Brand new BBC Three drama Overshadowed lands on the channel this autumn

Eva O’Connor (creator, co-writer and Anna)

It was important for me to make it clear to the audience that Imogene was being followed around by a negative entity that was entirely separate from her.Eva O'Connor
Date: 12.09.2017     Last updated: 12.09.2017 at 11.53

How long have you been writing your own work? More specifically, how long have you been writing for theatre?
I have been writing for as long as I can remember. I first wrote my own play when I was 19 and I've written eight plays since. I went to university in Edinburgh in 2010 and have produced my own work at the Edinburgh Fringe every year since.

What led you to write and perform your own work?
I think I always had a keen sense of the stories I wanted to tell and it made sense for me to both write and act. I find it very easy to separate the two. Sometimes when I am on stage performing in something, I'll forget I've written it!

What was your inspiration for Overshadowed?
I had an eating disorder throughout my teenage years and into my 20s. I had always wanted to write about my experience but I didn't feel ready to do so until I was fully recovered. In 2014 when I was graduating from drama school there was a competition for graduate funding and I applied with Overshadowed (the theatre play). When I won the money I was terrified as I realised I'd actually have to make the show! However at that point I was fully recovered and I really wanted to give insight and hope to those who were living with eating disorders. Up until then I had been very private about my personal story and it took a lot of courage to speak openly about it.

I wanted to separate the condition from the sufferer in the play, so I came up with the idea that the eating disorder would be a character in and of itself. When I was sick my therapist constantly reminded me that although I was suffering from anorexia, I was not the condition. She used to say "imagine you're wearing a cloak and one day you'll take that cloak off". It was really important for me to make it clear to the audience that Imogene was being followed around by a negative entity that was entirely separate from her.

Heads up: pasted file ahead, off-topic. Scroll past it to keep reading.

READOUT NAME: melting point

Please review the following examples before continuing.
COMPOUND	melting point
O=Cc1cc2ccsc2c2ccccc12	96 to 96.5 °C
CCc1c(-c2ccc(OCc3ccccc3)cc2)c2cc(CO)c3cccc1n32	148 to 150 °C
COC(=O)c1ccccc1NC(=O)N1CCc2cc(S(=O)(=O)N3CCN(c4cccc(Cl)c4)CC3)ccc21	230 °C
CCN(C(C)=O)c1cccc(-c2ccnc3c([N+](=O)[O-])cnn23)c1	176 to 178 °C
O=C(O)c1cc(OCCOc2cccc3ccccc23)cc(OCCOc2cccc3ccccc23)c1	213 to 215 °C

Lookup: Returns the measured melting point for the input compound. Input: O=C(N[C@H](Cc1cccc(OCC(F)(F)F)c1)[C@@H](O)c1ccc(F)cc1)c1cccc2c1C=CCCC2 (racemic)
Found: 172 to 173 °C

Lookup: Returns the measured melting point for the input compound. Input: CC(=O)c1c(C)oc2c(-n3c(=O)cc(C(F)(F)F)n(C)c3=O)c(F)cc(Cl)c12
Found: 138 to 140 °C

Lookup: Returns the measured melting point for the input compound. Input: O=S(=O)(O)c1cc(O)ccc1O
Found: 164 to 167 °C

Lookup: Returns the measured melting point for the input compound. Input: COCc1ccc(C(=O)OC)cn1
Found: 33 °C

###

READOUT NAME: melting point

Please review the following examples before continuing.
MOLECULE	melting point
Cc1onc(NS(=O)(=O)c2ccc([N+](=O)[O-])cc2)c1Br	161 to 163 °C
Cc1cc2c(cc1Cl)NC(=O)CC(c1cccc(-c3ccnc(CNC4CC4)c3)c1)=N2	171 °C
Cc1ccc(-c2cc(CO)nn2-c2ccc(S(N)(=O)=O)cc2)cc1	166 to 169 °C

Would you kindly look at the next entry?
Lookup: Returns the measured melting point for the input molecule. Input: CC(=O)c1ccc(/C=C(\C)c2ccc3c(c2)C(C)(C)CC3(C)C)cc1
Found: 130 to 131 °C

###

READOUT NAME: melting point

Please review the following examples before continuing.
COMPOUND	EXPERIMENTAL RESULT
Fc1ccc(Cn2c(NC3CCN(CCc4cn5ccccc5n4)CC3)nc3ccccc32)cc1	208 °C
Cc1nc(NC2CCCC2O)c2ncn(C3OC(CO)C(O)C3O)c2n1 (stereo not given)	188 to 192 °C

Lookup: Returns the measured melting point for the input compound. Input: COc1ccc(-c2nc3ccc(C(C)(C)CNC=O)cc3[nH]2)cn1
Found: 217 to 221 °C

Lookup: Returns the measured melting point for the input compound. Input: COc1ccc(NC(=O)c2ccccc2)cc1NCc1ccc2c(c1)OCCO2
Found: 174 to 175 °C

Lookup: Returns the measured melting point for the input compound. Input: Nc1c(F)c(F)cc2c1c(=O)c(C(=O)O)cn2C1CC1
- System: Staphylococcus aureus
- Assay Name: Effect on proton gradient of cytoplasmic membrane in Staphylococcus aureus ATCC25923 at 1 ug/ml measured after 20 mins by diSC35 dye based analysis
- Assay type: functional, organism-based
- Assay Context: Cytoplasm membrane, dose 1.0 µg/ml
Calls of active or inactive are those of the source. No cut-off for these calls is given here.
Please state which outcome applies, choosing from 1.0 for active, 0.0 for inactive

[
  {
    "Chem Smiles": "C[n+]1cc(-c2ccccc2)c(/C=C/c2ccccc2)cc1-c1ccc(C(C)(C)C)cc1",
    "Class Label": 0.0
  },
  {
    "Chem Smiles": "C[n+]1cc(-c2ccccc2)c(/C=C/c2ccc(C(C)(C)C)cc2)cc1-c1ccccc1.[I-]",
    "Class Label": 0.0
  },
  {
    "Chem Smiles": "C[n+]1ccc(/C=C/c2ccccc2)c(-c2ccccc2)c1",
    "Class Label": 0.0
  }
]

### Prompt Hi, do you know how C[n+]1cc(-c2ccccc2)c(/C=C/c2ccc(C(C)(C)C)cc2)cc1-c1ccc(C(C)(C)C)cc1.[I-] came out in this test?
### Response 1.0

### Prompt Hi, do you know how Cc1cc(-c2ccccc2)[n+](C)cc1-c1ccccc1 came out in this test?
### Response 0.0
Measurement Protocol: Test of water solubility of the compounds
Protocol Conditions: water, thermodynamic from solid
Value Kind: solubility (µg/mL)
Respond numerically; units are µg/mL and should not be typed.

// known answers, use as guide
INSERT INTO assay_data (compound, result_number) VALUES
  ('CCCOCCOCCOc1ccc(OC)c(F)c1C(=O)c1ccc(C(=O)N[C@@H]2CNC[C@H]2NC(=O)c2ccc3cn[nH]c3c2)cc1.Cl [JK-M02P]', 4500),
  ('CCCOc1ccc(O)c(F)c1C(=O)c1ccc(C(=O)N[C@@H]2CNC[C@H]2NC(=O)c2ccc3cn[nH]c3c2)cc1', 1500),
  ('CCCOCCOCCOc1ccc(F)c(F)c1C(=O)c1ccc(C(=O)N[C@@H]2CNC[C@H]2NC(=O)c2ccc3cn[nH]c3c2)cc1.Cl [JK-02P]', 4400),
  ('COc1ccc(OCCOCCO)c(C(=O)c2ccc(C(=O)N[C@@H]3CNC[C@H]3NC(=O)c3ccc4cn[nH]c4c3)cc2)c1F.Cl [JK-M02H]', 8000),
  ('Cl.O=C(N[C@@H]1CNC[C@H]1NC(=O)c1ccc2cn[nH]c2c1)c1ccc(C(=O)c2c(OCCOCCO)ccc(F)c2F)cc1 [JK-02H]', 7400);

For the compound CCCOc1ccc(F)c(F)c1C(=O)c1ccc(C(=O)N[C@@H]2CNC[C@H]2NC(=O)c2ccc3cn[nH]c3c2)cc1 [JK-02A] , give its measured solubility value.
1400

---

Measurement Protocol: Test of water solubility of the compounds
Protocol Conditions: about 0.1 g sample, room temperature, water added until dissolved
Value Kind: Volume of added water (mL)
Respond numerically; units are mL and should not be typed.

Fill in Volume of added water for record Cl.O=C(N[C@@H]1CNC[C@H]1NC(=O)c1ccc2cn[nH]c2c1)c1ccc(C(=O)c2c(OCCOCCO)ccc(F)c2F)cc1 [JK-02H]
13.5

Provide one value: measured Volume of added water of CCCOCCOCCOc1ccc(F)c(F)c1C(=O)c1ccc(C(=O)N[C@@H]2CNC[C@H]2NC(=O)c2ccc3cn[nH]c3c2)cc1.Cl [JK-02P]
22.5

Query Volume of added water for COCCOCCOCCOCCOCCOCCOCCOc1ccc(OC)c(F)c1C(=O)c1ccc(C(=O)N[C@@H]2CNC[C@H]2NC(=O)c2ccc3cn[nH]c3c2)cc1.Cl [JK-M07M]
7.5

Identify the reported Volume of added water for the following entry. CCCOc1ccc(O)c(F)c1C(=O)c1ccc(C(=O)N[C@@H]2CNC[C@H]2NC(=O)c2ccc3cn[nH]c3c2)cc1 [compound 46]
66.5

How did you and Kay meet?
I sent my plays to Kay to read. Then she flew to Dublin to see Overshadowed and my one-woman play My Name Is Saoirse in one evening. A jam-packed night of theatre! I was so thrilled that she saw my work on stage. She is such a powerhouse of talent and productivity and is so respected in the industry as well as being very down to earth. She has given Hildegard and me such an incredible opportunity by taking a chance on us and I have loved every minute of working with Rollem. We feel extremely lucky.

Had you experience of writing for television before this?
I wrote for Dixi a children’s series on CBBC last year – it was a brilliant experience.

Have you starred in a TV programme before?
Overshadowed is my first foray into screen acting. Over the past few years, theatre has been my entire life so I was really curious to see what the world of TV would be like. I have loved every minute of it.

How have you found the television production experience and process?
It's a totally different kettle of fish from theatre, obviously. The most incredible thing for me has been to see my words and my story come to life with such attention to detail. In theatre you're always dealing with space and budget constraints so it was a real treat to be working with Rollem - who are an incredible production company - and of course BBC Three, to give Overshadowed a whole new lease of life. I'm also thrilled Overshadowed will be reaching such a wide audience on BBC Three. I believe so strongly in the message that recovery is hard but entirely possible.

I think, having toured Overshadowed as a stage production for two years, both Hildegard and I had a really strong sense of the characters, the story and the message. For that reason I think it really helped that it was a stage play, before we adapted it for TV.

What is next for you?
We are touring a new interactive play called The Friday Night Effect. It's about three girls on a wild night out in Dublin. We tell the audience at the very beginning that the fate of one of the characters is in their hands. One of girls is going to die and they have to try and save her, by making a series of moral decisions. It's a real crowd pleaser.

We are hoping to develop it for TV but I can't say anything more at this point!